19.3.2016 | 01:22
Yep, it’s true.
I’ve well and truly discovered my inner child and she (he?) is Bob the Minion.
Okay, so I’ve never actually been made King for a day, but hey, I’ve got time!!
If you’re familiar with the Minions, you know that some of them have quite distinct personalities. And if you’ve seen the Minions movie, you know that Bob is the little guy, sweet and lovable, if a bit … unskilled.
I’d had Despicable Me, the movie which introduced the little yellow guys to the world, on my list of movies to watch since first seeing the trailer, but I’d never gotten around to it.
Then the Minions started showing up everywhere – even my mom knew about them!!
So, after Christmas, Target gift card in hand, I decided it was time to catch up.
The first gift came from the fact that the movies are a whole lot of fun, and let me relax and laugh out loud. Lovable “villains,” who find themselves doing the right thing in spite of themselves … well, I have to admit, I was charmed from the get-go.
(The sequel, Despicable Me 2, was my favorite overall, but I enjoyed all three. Hmm, I wonder if there’s a fourth or fifth one by now….)
But the “sort-of” sequel, Minions, had its special appeal.
It introduced Bob. (And his teddy bear, Tim.)
Bob might have been in the other movies, but if so, he was such a minor character that he didn’t stand out. I think I would have remembered him….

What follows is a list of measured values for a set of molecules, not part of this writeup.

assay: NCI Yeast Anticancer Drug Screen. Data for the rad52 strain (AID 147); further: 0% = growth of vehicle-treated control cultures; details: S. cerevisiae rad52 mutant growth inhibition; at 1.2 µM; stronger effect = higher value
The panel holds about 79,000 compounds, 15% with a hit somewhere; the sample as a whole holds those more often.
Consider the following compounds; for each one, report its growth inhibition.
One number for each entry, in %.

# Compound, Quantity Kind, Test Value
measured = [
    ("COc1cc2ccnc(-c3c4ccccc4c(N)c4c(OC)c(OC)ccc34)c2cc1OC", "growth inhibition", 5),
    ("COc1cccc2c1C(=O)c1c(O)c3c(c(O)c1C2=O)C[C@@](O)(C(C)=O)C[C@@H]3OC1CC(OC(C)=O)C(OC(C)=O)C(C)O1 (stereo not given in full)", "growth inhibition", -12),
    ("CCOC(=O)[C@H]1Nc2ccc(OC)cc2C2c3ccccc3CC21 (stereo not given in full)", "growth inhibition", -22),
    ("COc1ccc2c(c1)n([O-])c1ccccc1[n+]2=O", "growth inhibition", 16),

Bob is kind of like Donkey in the Shrek movies – he’s all ready to be a hero, even though he’s about the unlikeliest hero you could find. He’s quite child-like and innocent, and still clings to his “security blanket,” Tim.
But he’s also determined and well-meaning, and full of love and trust.
Just like me when I was a kid.
(Trust me: I’m acquiring a collection of “Bob the Minion” plushies – you can’t resist hugging the little guy. He’s round, he’s soft and he has a welcoming smile.)
When I pick Bob up and give him a hug, I really do feel as though I’m comforting that “inner child” I once was.
I can relate to his sweet innocence, as well as his desire to be something more than others believe him capable of achieving.
He also appeals to my need for more fun and “play” time in my life – I’ve already decided that I need to sit down and indulge my child-like creativity … I need to make myself a crown, so I too can be “King,” even if for just one day.
My crown is going to be made from things that have meaning for me – I’m not sure what yet, but I am looking forward to my self-assigned homework.
Now that I’ve shared my identification of my “inner child,” and looked into ways to reintroduce that long-forgotten sense of joy and play into my life again, I’d like to invite you to do the same:
Is there a character from TV, movies or books – or comic books, for that matter – who you feel represents your “inner child”?
If so, please share in the comments. If we can figure out what we’re missing, and what we need to connect to our younger selves, we can work to heal them and integrate that child-like sense of wonder we all used to have back into our adult lives.
Let me know who resonates with you, and why.